– MCW
    Commented Oct 22, 2012 at 18:18

It depends on where you are, but overall no. In Germany you could theoretically be accused of a crime, not just sued, although it's extremely unlikely it would happen. In most of the world nothing would happen to you besides being flamed, castigated, and vilified. After all, this has happened before, numerous times, and although you'd probably get a load of grief there's no precedent for a lawsuit based on releasing information about a vulnerability.

Think of it this way, what could they sue you for? You didn't write the software, a developer did, and developers doesn't get sued for security bugs (If they did, things would change in a hurry wouldn't they?), so how can you be sued for finding one? It would set a terrible precedent as nobody would look for bugs if they got sued for finding them, so the only ones who would be finding bugs would be the criminals, and they wouldn't be bringing them out into the open.

Ethically though you really should notify the developer of the software and giving them a chance to patch it before releasing it. It's good Karma.


Again I'm not a lawyer or anything, but I know that in the UK and under the Computer Misuse Act 1990 Section 3a:

3a: Making, supplying or obtaining articles for use in offence under section 1 or 3

  1. A person is guilty of an offence if he makes, adapts, supplies or offers to supply any article intending it to be used to commit, or to assist in the commission of, an offence under section 1 or 3.
  2. A person is guilty of an offence if he supplies or offers to supply any article believing that it is likely to be used to commit, or to assist in the commission of, an offence under section 1 or 3.
  3. A person is guilty of an offence if he obtains any article with a view to its being supplied for use to commit, or to assist in the commission of, an offence under section 1 or 3.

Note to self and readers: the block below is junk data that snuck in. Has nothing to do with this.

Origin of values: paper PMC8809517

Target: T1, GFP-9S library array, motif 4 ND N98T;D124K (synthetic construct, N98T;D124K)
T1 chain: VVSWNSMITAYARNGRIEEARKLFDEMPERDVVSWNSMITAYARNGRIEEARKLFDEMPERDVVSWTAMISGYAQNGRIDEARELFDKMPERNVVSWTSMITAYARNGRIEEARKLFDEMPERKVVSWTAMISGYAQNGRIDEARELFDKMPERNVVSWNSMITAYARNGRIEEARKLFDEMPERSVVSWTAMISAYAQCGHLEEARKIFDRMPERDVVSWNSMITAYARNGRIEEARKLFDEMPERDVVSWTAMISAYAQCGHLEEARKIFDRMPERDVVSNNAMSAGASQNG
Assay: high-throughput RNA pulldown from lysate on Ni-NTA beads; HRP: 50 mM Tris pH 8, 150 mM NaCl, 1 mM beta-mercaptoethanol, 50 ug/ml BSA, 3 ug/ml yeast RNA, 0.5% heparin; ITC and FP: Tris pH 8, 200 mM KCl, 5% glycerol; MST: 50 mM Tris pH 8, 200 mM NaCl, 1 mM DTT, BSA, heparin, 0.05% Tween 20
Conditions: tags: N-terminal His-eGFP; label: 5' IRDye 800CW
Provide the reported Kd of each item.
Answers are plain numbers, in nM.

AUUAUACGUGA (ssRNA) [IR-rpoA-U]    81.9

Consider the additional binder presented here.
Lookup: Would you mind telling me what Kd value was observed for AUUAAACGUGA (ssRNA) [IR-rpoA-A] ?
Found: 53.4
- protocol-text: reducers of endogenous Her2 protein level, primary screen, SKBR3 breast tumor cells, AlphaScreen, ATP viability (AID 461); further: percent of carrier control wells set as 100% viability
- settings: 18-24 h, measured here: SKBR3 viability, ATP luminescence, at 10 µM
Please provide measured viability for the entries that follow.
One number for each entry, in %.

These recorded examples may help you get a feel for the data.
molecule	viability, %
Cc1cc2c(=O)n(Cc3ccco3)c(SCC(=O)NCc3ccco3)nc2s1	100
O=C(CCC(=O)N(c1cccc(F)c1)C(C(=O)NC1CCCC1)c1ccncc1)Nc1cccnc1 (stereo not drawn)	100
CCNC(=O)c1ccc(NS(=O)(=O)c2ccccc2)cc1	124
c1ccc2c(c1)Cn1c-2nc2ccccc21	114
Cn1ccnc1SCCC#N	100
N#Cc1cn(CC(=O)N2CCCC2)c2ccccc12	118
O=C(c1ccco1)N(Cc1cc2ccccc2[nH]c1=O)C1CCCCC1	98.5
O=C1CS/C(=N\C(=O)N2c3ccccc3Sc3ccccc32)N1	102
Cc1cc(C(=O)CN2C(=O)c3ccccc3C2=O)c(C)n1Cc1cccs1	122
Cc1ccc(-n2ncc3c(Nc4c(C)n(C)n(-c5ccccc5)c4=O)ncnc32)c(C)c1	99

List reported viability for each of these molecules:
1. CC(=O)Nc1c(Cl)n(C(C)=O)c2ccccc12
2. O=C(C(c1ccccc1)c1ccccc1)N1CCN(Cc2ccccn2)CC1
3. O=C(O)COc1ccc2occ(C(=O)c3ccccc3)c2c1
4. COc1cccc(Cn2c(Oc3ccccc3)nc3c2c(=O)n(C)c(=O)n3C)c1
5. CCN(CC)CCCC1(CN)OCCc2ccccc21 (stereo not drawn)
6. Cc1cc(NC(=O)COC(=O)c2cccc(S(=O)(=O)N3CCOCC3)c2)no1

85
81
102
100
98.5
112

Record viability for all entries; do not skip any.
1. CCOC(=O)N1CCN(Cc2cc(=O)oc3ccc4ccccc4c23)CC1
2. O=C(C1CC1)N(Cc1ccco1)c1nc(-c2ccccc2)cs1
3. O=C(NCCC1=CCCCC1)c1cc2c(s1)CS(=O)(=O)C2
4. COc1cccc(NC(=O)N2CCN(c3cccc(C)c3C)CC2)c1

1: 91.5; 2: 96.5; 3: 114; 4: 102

4. In this section “article” includes any program or data held in electronic form.
  5. A person guilty of an offence under this section shall be liable— (a)on summary conviction in England and Wales, to imprisonment for a term not exceeding 12 months or to a fine not exceeding the statutory maximum or to both; (b)on summary conviction in Scotland, to imprisonment for a term not exceeding six months or to a fine not exceeding the statutory maximum or to both; (c)on conviction on indictment, to imprisonment for a term not exceeding two years or to a fine or to both.

Therefore in the UK you would be supplying an exploit and therefore breaking the Law as this may have an effect on Sections 1-3.

  • The particular bar in the questioner's case being "believing that it is likely to be used to commit", which means "ah, well, I didn't intend for it to be used to crack anyone's system" isn't sufficient. You'd have to say, "ah, well, I didn't believe it would be used", and that just might not be credible. That said, I don't think courts will construe a prose description of a vulnerability as "an article used to commit an offence" when someone uses it to crack a system. I may be wrong. Working exploit code, I think they would, even if the attacker had to add their payload to make it usable. Commented Apr 28, 2015 at 22:01